Question: Does PLANETS assume a particular preservation strategy? Have tools for emulation and migration.

Question: are tools deployed outside the project? Not yet but trying to figure out.

iPres 2009: Wilkes on preservation in product lifecycle management

Wolfgang Wilkes is part of the EU Shaman project, running from 2008 to 2011, working in libraries & archives, e-science, and engineering environments; this talk covers the latter. Different phases of a product’s life generate different data; lots of thi is required to maintain a product through its life. Important for long-lived products: cars, aeroplanes, process plants. Many jurisdictions have strong legal requirements to keep data; there may also be contractual requirements. There are also economic reasons: a long-lived item needs modifications through its life, that will be helped by such information.

However, these data are very complex, structured data, often in tools with strongly proprietary data formats. Also the players in different phases of the lifecycle are very different. So ingest becomes a process, not an event. And close control over access will be essential because of high IP value.

The project’s focus is to look at the interaction of the Product Lifecycle Management systems and the digital preservation system. So there is a Shaman information lifecycle.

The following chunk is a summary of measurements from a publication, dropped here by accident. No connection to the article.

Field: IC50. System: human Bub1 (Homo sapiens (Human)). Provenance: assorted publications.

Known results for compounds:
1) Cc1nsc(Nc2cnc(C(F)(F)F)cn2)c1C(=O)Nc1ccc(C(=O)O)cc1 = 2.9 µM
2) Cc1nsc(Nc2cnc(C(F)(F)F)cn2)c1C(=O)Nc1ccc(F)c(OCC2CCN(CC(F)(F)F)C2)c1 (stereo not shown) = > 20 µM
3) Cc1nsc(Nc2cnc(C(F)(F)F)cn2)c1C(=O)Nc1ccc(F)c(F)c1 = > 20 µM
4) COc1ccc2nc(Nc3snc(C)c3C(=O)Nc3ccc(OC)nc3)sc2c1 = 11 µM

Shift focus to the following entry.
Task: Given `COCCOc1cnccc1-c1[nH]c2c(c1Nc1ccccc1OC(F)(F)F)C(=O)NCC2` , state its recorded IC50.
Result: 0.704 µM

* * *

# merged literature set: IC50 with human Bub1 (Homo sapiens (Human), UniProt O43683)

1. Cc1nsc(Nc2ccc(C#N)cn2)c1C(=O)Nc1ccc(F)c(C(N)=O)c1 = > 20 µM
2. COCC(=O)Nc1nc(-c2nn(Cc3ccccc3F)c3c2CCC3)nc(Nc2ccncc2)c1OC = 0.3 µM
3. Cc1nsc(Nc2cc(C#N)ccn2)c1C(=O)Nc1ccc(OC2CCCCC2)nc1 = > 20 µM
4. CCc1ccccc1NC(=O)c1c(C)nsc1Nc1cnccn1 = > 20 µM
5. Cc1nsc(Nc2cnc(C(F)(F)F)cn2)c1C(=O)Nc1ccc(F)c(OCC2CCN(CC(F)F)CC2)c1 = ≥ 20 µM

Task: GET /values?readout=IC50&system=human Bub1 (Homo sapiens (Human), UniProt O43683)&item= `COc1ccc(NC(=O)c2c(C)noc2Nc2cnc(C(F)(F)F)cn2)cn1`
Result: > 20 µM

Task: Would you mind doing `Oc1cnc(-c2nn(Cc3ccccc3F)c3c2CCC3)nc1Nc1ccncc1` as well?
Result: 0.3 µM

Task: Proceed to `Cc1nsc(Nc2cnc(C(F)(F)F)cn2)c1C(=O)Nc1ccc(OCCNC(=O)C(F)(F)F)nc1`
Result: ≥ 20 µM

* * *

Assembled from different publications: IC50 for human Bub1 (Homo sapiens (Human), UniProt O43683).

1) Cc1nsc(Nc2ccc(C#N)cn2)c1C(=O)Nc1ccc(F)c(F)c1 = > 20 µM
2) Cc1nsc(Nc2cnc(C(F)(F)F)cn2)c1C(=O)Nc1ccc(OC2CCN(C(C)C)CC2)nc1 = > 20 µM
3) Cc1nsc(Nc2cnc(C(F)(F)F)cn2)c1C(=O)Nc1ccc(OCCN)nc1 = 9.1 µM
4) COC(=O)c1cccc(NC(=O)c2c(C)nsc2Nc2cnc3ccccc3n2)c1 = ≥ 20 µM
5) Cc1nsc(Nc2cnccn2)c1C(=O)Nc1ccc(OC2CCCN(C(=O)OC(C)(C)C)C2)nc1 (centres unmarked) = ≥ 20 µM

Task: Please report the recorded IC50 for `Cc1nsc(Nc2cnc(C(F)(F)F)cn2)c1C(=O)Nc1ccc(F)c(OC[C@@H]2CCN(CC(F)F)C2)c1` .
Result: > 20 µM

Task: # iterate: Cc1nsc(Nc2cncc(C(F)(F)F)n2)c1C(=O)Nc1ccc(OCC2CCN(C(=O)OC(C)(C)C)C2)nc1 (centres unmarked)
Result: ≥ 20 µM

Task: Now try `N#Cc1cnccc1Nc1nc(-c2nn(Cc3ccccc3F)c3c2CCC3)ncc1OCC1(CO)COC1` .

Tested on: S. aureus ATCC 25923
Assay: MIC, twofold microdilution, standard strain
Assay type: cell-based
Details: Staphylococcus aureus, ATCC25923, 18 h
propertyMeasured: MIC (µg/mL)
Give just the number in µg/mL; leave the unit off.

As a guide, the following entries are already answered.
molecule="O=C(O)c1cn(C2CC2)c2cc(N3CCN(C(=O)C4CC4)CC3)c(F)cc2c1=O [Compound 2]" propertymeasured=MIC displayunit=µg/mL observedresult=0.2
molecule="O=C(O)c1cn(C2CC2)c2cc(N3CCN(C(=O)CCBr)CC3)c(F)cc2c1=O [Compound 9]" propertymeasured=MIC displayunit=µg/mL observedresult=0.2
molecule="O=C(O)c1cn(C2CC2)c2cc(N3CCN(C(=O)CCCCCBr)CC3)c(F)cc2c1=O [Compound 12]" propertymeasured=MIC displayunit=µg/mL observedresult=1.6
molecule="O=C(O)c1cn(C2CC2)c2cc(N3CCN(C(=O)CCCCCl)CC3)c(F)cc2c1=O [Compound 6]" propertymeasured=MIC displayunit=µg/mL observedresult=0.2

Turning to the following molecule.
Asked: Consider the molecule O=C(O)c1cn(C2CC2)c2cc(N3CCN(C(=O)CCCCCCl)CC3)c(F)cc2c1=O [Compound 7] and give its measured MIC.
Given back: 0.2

Pre-ingest: creation and assembly, important for capturing metadata and data. May need to transform proprietary information into standards-based (may lose some information, but that’s better than losing all of it!).

Post access: adoption and re-use. May need to transform back from standards to tool-specific formats.

Need to use the PLM system (which captures stuff in its own repository). The preservation system can’t work o its own; needs preservation extensions to the core PLM system. So need additional PLM functions, but also additional DP functions. Open research topics: detailed spec of DP service interface, dealing with distributed archives, capturing & generation of metadata, linking to external ontologies, etc.

iPres 2009: Lowood on why Virtual Worlds are History

Starts with a couple of stories about the end of virtual worlds, and one about a player whose death was accompanied by outpourings of grief; it later turned out that even the player (and her death) were virtual.

Can replay files help? Can relive the actions of a long-dead game by a long-dead player. But even if we save every such replay, we still don’t save the virtual world.